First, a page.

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Figure 6. Schematic microstructure of a foamed part.
Figure 6. Schematic microstructure of a foamed part.
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Figure 7. Scanning electron microscopy (SEM) images of skin, transition zone, and core layer of the samples with gas injection pressure 70 bar (GAS 1) at the three analyzed thicknesses.
Figure 7. Scanning electron microscopy (SEM) images of skin, transition zone, and core layer of the samples with gas injection pressure 70 bar (GAS 1) at the three analyzed thicknesses.
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Figure 8. Scanning electron microscopy (SEM) images of skin, transition zone, and core layer of samples that were obtained with gas injection pressure 120 bar (GAS 2) at the three analyzed thicknesses.
Figure 8. Scanning electron microscopy (SEM) images of skin, transition zone, and core layer of samples that were obtained with gas injection pressure 120 bar (GAS 2) at the three analyzed thicknesses.
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Figure 9. Cell density in the core layer of samples foamed at 70 bar and 120 bar.
Figure 9. Cell density in the core layer of samples foamed at 70 bar and 120 bar.
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Figure 10. Cell size distribution in the transition zone (a) and core (b) of samples foamed at 120 bar.
Figure 10. Cell size distribution in the transition zone (a) and core (b) of samples foamed at 120 bar.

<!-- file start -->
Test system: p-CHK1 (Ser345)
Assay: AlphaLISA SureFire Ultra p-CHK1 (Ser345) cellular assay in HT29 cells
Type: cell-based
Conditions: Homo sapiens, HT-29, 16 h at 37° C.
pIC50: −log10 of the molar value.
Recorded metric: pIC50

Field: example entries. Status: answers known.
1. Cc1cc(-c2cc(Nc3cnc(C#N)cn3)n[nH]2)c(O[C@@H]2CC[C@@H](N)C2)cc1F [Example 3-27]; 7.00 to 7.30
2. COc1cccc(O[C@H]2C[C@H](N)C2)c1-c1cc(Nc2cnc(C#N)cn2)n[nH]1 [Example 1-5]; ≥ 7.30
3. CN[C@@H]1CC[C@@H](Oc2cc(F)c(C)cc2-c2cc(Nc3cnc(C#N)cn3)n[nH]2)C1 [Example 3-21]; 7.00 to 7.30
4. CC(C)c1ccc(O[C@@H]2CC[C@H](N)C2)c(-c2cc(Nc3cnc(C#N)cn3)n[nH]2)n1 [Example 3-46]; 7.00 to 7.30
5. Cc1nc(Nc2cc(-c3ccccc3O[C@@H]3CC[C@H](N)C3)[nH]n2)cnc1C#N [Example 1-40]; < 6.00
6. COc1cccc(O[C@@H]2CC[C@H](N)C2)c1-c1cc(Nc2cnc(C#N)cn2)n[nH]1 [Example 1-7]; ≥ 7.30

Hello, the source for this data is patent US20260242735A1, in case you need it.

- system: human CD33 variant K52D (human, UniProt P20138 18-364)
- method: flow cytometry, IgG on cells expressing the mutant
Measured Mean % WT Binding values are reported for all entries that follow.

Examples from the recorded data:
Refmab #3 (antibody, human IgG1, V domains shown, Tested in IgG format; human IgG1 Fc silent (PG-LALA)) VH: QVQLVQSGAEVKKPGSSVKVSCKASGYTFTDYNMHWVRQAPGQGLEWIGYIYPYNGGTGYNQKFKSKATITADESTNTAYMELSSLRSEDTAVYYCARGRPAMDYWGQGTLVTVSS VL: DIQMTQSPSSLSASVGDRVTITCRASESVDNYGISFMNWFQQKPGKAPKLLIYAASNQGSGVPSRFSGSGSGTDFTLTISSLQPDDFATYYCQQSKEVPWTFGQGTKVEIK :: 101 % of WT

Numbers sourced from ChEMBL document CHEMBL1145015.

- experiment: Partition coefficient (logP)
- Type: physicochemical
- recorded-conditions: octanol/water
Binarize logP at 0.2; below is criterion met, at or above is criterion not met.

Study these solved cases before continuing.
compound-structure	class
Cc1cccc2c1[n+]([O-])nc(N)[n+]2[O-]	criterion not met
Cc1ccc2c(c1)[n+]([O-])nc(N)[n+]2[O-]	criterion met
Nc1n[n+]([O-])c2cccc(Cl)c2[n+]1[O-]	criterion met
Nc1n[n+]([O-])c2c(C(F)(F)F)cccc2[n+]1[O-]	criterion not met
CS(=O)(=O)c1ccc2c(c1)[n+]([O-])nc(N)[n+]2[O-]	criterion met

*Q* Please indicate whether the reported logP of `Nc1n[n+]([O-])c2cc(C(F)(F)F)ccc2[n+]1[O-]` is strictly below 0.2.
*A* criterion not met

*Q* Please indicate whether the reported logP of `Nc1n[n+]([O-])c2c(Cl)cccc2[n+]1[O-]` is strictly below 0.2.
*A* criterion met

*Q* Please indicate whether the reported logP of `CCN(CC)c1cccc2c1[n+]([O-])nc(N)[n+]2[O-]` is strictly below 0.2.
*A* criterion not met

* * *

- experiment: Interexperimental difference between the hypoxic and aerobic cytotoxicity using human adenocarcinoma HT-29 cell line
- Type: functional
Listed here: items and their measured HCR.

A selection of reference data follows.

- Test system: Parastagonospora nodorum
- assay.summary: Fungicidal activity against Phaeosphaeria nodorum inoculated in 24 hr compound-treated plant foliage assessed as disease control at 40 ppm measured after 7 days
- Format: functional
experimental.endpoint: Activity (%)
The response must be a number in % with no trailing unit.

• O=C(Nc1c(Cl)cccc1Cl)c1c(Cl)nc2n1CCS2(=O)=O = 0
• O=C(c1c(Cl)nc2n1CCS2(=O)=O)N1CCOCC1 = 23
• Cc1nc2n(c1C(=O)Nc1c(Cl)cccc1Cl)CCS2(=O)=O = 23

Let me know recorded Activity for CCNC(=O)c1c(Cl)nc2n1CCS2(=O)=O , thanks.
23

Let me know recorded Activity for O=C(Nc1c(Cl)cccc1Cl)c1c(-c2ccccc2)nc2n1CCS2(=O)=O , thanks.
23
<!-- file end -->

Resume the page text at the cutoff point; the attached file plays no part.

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Figure 11. Heat Deflection Temperature for unfoamed samples, and GAS 1 and GAS 2 samples at all of the three part thicknesses.
Figure 11. Heat Deflection Temperature for unfoamed samples, and GAS 1 and GAS 2 samples at all of the three part thicknesses.
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Figure 12. Normalized modulus of all the samples molded with injection temperature 300 °C.
Figure 12. Normalized modulus of all the samples molded with injection temperature 300 °C.
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Figure 13. Ratio between flexural modulus of the structural foam and flexural modulus of the matrix: comparison of experimental values and values predicted by Equation (5).
Figure 13. Ratio between flexural modulus of the structural foam and flexural modulus of the matrix: comparison of experimental values and values predicted by Equation (5).
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Figure 14. Factor coding of part density (values at 300 °C), flexural modulus (values at 300 °C), and cell density in the core (values at 4 mm). Bars represent the predicted values, points represent the values below (white) and above (red) the predicted values.
Figure 14. Factor coding of part density (values at 300 °C), flexural modulus (values at 300 °C), and cell density in the core (values at 4 mm). Bars represent the predicted values, points represent the values below (white) and above (red) the predicted values.
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Table 1. Parameters of Cross-WLF Model.
Table 1. Parameters of Cross-WLF Model.
ParameterCASE 1
n0.2
τ*5500 Pa
D13.00 × 1030 Pa·s
T*323.17 K
A176.1
A251.6 K
Table 2. Processing conditions.
Table 2. Processing conditions.
Process ParameterCASE 1CASE 2
Injection temperature (°C)300280
Mold temperature (°C)9090
Injection Flow Rate (cm3/s)2626
Screw rotation during dosage (rpm)200200
Back pressure (bar)00
Max filling pressure (bar)7070